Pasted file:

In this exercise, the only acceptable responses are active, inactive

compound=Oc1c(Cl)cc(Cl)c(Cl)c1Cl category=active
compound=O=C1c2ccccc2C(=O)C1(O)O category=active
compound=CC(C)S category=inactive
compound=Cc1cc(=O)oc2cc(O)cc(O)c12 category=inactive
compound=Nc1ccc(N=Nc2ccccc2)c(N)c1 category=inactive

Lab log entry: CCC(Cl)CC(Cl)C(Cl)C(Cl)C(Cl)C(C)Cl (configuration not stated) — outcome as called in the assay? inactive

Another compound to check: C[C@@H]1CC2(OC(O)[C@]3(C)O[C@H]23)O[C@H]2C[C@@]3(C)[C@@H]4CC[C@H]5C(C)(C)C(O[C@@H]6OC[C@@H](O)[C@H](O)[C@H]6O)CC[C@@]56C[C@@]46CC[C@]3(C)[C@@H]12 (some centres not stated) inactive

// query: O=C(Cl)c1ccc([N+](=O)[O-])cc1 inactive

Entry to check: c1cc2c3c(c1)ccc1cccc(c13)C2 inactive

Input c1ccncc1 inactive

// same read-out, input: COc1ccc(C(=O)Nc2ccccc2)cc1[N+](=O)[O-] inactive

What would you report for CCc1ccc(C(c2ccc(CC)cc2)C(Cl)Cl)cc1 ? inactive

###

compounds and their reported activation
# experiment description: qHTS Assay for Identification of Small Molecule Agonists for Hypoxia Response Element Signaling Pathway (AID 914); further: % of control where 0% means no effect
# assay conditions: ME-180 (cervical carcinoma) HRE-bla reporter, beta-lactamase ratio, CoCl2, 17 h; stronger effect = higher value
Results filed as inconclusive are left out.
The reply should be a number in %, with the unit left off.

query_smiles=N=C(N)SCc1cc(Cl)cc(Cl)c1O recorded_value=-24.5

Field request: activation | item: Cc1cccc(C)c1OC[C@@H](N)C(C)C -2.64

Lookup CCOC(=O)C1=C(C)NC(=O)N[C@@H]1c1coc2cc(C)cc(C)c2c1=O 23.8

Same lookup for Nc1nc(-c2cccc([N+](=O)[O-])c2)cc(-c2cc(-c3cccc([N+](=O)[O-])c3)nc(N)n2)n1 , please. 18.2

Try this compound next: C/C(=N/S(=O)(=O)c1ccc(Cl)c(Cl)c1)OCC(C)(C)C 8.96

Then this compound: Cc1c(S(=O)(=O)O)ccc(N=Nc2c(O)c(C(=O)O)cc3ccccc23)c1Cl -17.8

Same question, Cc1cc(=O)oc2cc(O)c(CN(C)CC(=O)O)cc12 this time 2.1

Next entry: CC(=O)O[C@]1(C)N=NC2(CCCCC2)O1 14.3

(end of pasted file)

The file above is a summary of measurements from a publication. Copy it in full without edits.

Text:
In this exercise, the only acceptable responses are active, inactive

compound=Oc1c(Cl)cc(Cl)c(Cl)c1Cl category=active
compound=O=C1c2ccccc2C(=O)C1(O)O category=active
compound=CC(C)S category=inactive
compound=Cc1cc(=O)oc2cc(O)cc(O)c12 category=inactive
compound=Nc1ccc(N=Nc2ccccc2)c(N)c1 category=inactive

Lab log entry: CCC(Cl)CC(Cl)C(Cl)C(Cl)C(Cl)C(C)Cl (configuration not stated) — outcome as called in the assay? inactive

Another compound to check: C[C@@H]1CC2(OC(O)[C@]3(C)O[C@H]23)O[C@H]2C[C@@]3(C)[C@@H]4CC[C@H]5C(C)(C)C(O[C@@H]6OC[C@@H](O)[C@H](O)[C@H]6O)CC[C@@]56C[C@@]46CC[C@]3(C)[C@@H]12 (some centres not stated) inactive

// query: O=C(Cl)c1ccc([N+](=O)[O-])cc1 inactive

Entry to check: c1cc2c3c(c1)ccc1cccc(c13)C2 inactive

Input c1ccncc1 inactive

// same read-out, input: COc1ccc(C(=O)Nc2ccccc2)cc1[N+](=O)[O-] inactive

What would you report for CCc1ccc(C(c2ccc(CC)cc2)C(Cl)Cl)cc1 ? inactive

###

compounds and their reported activation
# experiment description: qHTS Assay for Identification of Small Molecule Agonists for Hypoxia Response Element Signaling Pathway (AID 914); further: % of control where 0% means no effect
# assay conditions: ME-180 (cervical carcinoma) HRE-bla reporter, beta-lactamase ratio, CoCl2, 17 h; stronger effect = higher value
Results filed as inconclusive are left out.
The reply should be a number in %, with the unit left off.

query_smiles=N=C(N)SCc1cc(Cl)cc(Cl)c1O recorded_value=-24.5

Field request: activation | item: Cc1cccc(C)c1OC[C@@H](N)C(C)C -2.64

Lookup CCOC(=O)C1=C(C)NC(=O)N[C@@H]1c1coc2cc(C)cc(C)c2c1=O 23.8

Same lookup for Nc1nc(-c2cccc([N+](=O)[O-])c2)cc(-c2cc(-c3cccc([N+](=O)[O-])c3)nc(N)n2)n1 , please. 18.2

Try this compound next: C/C(=N/S(=O)(=O)c1ccc(Cl)c(Cl)c1)OCC(C)(C)C 8.96

Then this compound: Cc1c(S(=O)(=O)O)ccc(N=Nc2c(O)c(C(=O)O)cc3ccccc23)c1Cl -17.8

Same question, Cc1cc(=O)oc2cc(O)c(CN(C)CC(=O)O)cc12 this time 2.1

Next entry: CC(=O)O[C@]1(C)N=NC2(CCCCC2)O1 14.3